Colombo is like a throbbing pulse. Busy, bustling, and bursting at its seams. Nevertheless, this capital city is full of surprises; breathtaking, mysterious and fascinating.

Colombo is also home to four of the oldest and intriguing places of worship belonging to the four main religions in Sri Lanka, and I am on a journey with Arshad, my most learned guide, to discover the history and evolution that make these places so revered.

Seema Malaka

I start at Seema Malaka, the floating Buddhist monastery on one of Colombo’s oldest waterways, the Beira Lake. It is a sublime and serene surrounding where Buddhists come to meditate, offer flowers and light incense sticks.

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Vastly ignored and hardly appreciated, the Nalanda Gedige, once the most central point in ancient Ceylon is a remarkable archaeological site with an interesting story, some fascinating carvings and historical significance.  

According to former Commissioner of Archaeology, Prof. Senerath Paranavitana, there is inscriptional evidence that this was built during the 8th and 9th centuries as an ancient Hindu temple. The Dravidian-style (Pallava) architecture is dedicated to a Mahayana cult with Tantric learning. Subsequently, it is believed to have been used by Buddhist monks. 

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“Epic”. “Stunning”. “Awesome”. “Scenic”. “Asia’s Best”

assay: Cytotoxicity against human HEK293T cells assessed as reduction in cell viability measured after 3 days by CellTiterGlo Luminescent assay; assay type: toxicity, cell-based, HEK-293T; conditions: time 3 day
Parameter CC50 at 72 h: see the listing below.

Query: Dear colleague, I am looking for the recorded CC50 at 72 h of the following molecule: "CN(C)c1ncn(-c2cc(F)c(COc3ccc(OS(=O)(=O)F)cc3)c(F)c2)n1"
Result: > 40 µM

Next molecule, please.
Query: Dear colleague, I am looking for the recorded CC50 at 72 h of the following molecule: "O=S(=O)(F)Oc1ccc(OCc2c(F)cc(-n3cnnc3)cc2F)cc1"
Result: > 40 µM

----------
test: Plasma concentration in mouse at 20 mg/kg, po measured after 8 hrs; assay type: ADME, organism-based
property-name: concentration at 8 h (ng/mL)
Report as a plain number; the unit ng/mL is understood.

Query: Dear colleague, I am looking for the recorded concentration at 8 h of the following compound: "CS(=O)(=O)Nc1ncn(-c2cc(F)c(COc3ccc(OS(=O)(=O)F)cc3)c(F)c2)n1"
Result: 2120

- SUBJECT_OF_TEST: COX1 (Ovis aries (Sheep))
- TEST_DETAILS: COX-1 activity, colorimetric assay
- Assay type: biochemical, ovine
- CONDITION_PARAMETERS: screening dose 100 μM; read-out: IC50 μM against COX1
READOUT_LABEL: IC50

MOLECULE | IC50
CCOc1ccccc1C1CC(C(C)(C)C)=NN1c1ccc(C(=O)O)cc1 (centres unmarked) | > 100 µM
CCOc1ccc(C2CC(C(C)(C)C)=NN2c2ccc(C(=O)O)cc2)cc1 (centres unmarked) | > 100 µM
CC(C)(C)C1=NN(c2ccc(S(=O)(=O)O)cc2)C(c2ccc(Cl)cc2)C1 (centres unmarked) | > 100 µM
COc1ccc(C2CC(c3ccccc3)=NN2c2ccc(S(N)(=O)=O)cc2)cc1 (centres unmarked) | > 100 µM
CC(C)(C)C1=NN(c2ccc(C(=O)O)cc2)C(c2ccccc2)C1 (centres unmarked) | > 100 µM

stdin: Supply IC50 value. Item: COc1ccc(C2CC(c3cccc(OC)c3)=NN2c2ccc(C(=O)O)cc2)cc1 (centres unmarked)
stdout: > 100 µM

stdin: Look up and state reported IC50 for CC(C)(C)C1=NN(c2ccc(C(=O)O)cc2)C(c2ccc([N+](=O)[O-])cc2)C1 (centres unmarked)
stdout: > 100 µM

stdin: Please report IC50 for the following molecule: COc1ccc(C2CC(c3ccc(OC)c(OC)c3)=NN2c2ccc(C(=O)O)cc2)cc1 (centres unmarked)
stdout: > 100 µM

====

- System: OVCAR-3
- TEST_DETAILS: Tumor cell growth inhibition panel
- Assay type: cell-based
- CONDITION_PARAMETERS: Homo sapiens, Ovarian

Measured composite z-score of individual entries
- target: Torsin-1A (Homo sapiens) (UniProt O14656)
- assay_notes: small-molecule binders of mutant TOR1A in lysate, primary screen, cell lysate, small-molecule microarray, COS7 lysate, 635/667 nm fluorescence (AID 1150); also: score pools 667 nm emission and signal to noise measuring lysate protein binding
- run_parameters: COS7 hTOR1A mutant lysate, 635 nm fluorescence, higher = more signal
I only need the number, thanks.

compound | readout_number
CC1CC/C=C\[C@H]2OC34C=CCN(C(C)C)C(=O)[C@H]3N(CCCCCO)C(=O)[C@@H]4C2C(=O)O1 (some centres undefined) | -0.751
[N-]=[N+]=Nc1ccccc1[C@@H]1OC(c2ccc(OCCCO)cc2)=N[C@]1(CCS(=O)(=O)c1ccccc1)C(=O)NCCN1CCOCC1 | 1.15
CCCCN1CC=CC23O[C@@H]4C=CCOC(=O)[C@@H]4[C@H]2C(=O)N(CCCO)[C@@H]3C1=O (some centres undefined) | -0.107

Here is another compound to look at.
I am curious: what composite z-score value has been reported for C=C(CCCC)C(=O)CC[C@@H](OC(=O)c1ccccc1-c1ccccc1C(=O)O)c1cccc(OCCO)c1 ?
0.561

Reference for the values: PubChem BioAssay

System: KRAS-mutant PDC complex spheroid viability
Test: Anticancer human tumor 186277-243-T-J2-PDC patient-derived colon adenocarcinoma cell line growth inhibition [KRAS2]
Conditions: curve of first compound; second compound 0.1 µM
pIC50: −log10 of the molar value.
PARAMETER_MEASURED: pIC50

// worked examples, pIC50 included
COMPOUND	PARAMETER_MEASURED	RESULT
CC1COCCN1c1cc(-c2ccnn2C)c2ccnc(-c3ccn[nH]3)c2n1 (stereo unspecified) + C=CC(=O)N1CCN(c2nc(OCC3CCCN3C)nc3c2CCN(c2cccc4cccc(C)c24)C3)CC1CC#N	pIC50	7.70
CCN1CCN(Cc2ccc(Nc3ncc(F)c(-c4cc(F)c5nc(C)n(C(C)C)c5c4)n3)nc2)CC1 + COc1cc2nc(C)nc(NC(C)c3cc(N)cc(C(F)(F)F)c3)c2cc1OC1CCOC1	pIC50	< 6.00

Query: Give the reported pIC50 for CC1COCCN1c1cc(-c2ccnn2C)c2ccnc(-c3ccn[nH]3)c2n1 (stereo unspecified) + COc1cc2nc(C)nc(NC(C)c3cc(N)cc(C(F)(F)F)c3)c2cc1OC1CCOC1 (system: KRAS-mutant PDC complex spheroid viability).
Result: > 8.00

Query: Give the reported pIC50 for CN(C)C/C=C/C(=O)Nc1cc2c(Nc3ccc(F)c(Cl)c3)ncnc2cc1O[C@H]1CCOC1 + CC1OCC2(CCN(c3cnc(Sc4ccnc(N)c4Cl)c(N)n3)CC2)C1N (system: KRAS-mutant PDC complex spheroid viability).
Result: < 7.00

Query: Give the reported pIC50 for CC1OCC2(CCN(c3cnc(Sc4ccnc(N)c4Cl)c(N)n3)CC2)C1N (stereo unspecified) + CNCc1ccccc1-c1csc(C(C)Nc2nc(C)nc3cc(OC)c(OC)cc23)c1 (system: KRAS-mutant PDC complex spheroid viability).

These are just some of the adjectives used to describe the train ride from Colombo to Ella and a reason to find out for myself.

It is 5.55 a.m on this Friday morning when 35 like-minded friends and adventurers meet (and greet) at Colombo’s Fort Railway Station to catch the “Podimenike” train heading towards Badulla. The railway station is abuzz with activity as travelers’ scramble to get on board this ten-carriage train.

Three hours later we reach Kandy, and hereon, for the next six hours, is where the scenery changes into some of the most stunning sights one can experience on a train ride. At Rambukkana, the train begins its steep climb into the hills.

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Visiting New York is exciting. At any time of the year. I’m in this city for a conference. Acer is launching its newest range of tech devices and I’ve flown all the way out here to be a part of this exciting event, happening at the Alice Tully Hall at Carnegie Hall.  

Post event, I’m on my own to explore this city that never sleeps. It’s been a hectic week but here are some of my favourite memories from New York. 

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Last, but not least, I’m now in Denmark’s capital, Copenhagen. And as expected, it’s all about colourful homes, waterside cafes, boats and canals, and of course the inimitable mermaid. It is, I’m soon to find out, also one of the more expensive destinations I have been to. 

But first, I have to check in to the Generator Hostel. I have to admit that this is the first time that I am staying at an actual hostel. Located smack bang in the center of the city on Kongens Nytorv, the Generator is buzzing…the vibe, the visitors and the visceral indulgences…all get a 10/10 from me.  

Kongens Nytorv

Kongens Nytorv is a central old square and home to prominent institutions such as the Royal Theatre, the D’Angleterre Hotel and the Charlottenborg Academy. The square was constructed in 1908, is encircled by buildings on five sides, was paved with cobblestones in 1670, and the equestrian statue of Christian V on horseback was raised in 1688. It is the oldest equestrian statue and royal sculpture in Copenhagen.  

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